Two different instances while scrolling through my Facebook made me wonder if the worlds of performance were falling back into a dangerous practice. First, a run of The Mountaintop at Kent State University (with a white MLK) and the very recent casting of Joseph Fiennes (yes, Voldemort’s brother) as Michael Jackson. In these instances, both theater and film committed grievous wrongs to two black men who were the epitome of blackness, and would both be rolling in their graves to hear news like this. In fact, a 1993 interview confirmed that MJ said that he would never want a white person to play him. These casting choices were both blatant publicity stunts, disrespectful to these legends, and a true combination of laziness and trying too hard to be edgy. Two more opportunities taken away from men of color, which may be why the Oscars are usually so white.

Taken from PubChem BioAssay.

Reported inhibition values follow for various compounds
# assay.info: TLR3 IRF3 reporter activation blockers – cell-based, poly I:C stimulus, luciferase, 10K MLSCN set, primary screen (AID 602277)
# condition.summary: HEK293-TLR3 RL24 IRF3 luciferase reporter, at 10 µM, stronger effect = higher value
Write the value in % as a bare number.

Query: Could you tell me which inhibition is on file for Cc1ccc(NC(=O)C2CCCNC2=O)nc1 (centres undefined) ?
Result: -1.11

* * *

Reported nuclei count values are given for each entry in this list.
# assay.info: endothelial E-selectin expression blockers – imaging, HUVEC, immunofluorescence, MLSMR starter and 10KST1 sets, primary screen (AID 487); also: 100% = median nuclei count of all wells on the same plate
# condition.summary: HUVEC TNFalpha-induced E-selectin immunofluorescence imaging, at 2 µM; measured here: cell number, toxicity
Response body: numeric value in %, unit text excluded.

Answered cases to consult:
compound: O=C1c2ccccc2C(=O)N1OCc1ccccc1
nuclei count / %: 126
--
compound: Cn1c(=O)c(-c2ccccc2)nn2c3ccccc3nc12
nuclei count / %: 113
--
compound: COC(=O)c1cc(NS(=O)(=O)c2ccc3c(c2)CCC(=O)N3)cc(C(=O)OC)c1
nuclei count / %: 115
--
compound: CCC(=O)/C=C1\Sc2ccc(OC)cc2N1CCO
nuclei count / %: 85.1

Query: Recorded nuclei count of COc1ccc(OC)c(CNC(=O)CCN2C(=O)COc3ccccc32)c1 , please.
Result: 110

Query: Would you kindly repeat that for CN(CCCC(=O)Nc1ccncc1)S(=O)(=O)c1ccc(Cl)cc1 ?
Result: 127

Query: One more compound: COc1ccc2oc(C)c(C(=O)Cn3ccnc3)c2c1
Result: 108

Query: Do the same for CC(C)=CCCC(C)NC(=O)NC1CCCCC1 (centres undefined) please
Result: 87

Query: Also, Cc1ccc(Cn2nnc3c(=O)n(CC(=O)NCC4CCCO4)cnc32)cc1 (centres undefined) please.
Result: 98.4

This is where I draw the line on colorblind casting. Because there was no statement to be made in these casting decisions, only controversy. Katori Hall, the writer of The Mountaintop, had to go back and edit her play to include the note that MLK MUST be cast as a black man. In 2016, I am both annoyed and not at all surprised that someone would attempt this in the name of “colorblindness”. The erasure of black men who revolutionized our culture is a sin I cannot forgive. Somewhere along the line, the term “colorblind casting” stopped benefiting people of color and fell in with the same league as the painfully vague phrase “artistic freedom”.